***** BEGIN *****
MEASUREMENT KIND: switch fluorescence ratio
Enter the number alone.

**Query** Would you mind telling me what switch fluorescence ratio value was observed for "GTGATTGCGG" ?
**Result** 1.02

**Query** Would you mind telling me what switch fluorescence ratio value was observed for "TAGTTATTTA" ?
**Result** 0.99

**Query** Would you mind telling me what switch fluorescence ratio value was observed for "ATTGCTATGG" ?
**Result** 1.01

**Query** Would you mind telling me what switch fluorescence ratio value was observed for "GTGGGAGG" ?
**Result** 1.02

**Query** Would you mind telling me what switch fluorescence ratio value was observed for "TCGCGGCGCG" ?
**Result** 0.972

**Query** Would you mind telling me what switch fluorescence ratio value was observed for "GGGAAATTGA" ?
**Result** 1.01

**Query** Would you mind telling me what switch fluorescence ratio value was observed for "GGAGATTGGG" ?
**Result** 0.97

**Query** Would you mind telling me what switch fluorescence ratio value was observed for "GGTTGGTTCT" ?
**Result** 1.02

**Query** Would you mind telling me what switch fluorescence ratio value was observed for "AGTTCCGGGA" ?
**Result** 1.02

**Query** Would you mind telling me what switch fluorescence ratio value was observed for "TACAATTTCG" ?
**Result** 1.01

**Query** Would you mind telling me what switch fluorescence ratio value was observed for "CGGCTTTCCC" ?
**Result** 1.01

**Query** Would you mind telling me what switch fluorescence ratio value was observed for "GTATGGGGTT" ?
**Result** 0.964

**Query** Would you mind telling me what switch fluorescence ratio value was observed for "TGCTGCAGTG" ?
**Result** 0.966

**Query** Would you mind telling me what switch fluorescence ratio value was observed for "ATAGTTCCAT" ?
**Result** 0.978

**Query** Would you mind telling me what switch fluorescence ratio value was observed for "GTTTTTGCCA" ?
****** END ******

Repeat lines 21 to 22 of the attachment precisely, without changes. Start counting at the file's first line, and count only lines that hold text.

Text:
**Query** Would you mind telling me what switch fluorescence ratio value was observed for "TACAATTTCG" ?
**Result** 1.01